*What would you do with a second chance?*
The idea of second chances appeals to us as human beings on a deep level. Fictional narratives, films, and biographies often embrace and appeal to this deep longing for ‘new beginnings’ as they resound with a core part of who we are. Many of us are inspired by people who ‘turned their lives around’ in some significant way, or by people who have changed some aspect of their life, and some of us have experienced similar changes in our own lives. At Christmas time we often turn to narratives such as “It’s a Wonderful Life” or “A Christmas Carol” for reminders of the ‘meaning of life’ or the fact that individual choices and life stories make a difference far beyond the reach of their own experience and can significantly impact others.
The coronavirus pandemic has brought the idea of second chances up front and centre for some who have faced the illness and made it through alive. Whereas the idea of second chances previously might have been more conceptual, theoretical or cliched on a society-wide scale, we are faced every day with the reality that many people throughout our health care sectors are working and fighting tirelessly to give other people that ‘second chance at life’.
In a way, we’ve all been given another chance at life. While tens of thousands of people have lost their lives to Covid-19, we might have merely lost our perspective of how valuable it is that we can take our next breath. We have a chance, and we have a choice. What have you learned during this time that will impact how you live out the rest of your days on earth? You might not have the same strength or mental wellbeing or physical abilities as you may have hoped, but you do have this day and a new breath to take, and that is a gift. Sometimes depression and anxiety can make those of us who battle against them lose sight of that. Emotions and thoughts can get the better of us and we can sometimes sink down into them. That’s why we need a bigger vision, a grand perspective, that our small lives are actually very significant and impact other things and people around us. Will we simply go back to our old ways when we have new days ahead to live?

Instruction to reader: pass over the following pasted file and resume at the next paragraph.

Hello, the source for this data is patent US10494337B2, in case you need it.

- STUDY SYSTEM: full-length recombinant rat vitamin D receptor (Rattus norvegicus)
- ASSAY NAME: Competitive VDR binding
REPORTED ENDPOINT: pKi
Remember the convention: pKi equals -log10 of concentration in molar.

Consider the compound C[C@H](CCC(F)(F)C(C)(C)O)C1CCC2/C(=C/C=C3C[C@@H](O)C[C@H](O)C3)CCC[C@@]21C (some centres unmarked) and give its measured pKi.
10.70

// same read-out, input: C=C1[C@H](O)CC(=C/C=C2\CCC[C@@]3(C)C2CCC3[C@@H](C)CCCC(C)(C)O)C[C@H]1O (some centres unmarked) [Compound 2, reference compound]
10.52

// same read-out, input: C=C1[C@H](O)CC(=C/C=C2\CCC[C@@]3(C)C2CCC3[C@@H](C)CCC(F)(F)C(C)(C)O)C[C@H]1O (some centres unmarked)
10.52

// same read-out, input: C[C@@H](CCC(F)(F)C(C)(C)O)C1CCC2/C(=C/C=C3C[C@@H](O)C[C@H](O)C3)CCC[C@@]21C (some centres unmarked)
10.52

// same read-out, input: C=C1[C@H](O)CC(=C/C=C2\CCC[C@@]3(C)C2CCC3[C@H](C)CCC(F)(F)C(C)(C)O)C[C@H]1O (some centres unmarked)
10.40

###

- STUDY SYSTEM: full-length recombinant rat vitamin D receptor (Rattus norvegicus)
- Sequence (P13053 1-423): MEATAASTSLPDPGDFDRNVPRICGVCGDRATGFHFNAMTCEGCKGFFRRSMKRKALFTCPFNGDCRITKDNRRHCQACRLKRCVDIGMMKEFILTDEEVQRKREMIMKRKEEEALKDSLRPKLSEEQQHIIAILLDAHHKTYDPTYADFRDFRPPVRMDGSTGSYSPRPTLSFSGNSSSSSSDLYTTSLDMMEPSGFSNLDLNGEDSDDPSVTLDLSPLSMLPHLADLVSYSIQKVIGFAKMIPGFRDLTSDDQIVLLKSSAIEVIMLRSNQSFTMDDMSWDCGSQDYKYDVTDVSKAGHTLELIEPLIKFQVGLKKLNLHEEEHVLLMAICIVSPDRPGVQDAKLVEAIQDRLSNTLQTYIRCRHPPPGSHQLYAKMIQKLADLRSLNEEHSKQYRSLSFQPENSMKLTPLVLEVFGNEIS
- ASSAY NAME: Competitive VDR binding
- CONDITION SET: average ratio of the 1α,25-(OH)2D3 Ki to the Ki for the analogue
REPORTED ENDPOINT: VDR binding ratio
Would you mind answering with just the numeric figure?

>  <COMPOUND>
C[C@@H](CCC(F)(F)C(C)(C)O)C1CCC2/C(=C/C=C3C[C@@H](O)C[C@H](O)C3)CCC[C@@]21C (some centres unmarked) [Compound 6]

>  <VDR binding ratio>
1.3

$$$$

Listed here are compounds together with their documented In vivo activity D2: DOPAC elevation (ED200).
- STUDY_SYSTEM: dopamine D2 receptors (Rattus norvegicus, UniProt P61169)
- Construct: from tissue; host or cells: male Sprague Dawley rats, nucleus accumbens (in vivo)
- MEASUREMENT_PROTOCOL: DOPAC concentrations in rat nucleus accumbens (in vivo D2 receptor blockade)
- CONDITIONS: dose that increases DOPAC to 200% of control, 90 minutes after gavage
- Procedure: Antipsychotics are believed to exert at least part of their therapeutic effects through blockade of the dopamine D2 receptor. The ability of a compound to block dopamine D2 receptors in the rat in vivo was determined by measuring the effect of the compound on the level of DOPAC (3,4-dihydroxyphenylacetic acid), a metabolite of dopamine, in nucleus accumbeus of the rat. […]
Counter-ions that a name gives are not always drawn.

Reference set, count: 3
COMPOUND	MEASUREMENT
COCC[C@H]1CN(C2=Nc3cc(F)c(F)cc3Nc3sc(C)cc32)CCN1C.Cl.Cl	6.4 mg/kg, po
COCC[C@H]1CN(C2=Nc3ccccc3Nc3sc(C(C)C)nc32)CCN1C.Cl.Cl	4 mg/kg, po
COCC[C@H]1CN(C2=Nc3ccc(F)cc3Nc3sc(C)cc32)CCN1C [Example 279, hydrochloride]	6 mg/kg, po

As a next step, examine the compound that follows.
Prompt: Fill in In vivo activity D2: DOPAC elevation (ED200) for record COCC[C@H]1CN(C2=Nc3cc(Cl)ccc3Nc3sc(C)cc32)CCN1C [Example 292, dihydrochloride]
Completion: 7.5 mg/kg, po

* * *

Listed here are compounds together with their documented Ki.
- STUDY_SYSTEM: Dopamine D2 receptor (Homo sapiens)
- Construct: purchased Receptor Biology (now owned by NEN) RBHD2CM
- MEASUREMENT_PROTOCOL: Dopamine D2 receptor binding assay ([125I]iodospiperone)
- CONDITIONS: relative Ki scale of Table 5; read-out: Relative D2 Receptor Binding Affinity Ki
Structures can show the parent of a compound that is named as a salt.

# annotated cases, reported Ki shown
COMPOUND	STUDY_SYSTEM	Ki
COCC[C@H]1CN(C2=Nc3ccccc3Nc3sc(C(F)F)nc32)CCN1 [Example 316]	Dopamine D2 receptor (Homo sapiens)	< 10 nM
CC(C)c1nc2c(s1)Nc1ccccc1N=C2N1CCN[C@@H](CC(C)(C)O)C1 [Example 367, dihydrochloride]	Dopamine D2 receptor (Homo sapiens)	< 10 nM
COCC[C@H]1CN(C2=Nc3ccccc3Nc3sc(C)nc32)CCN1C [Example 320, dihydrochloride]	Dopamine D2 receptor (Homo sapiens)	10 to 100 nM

New life is at the heart of Christianity in a way that the world cannot offer. It embraces the reality that at the heart of humanity there is a need for a fundamental change, a doing away of the old, and bringing in something entirely new from the inside out. The world offers the chance to temporally and temporarily ‘patch things up’ from the outside in, and although we can change aspects of our character to some extent, and we can change our outlook on life, we can’t by ourselves change the very nature of what is inside of us by ourselves. Only by accepting that our starting point is fundamentally flawed can we begin to see our need to ask for a new life that goes far deeper than a change of habits. When faced with death, will our changes on a temporal level be enough? At the heart of Christianity we see the offering of a new life, given in True sacrificial love in the Person of Christ, nailing our old lives to the Cross, so that we can be transformed by His Life in us, not by anything we try to do for ourselves.
You might not see your need in this way just now, but wherever you are at you have the opportunity to change the way you think about the days you have left to live on earth. It isn’t too late, and it’s definitely a good time at the very least for each of us to be more intentional in appreciating the gift we have to live another day having made it through while many others sadly have not.
What does a second chance mean to you? Do you think of second chances in a different way to me, and how would you express this? Has the experience of life in a temporary lockdown through a pandemic changed the way you look at things, and has it prompted you to make any changes in your life, or to think about life differently, and if so how? ❤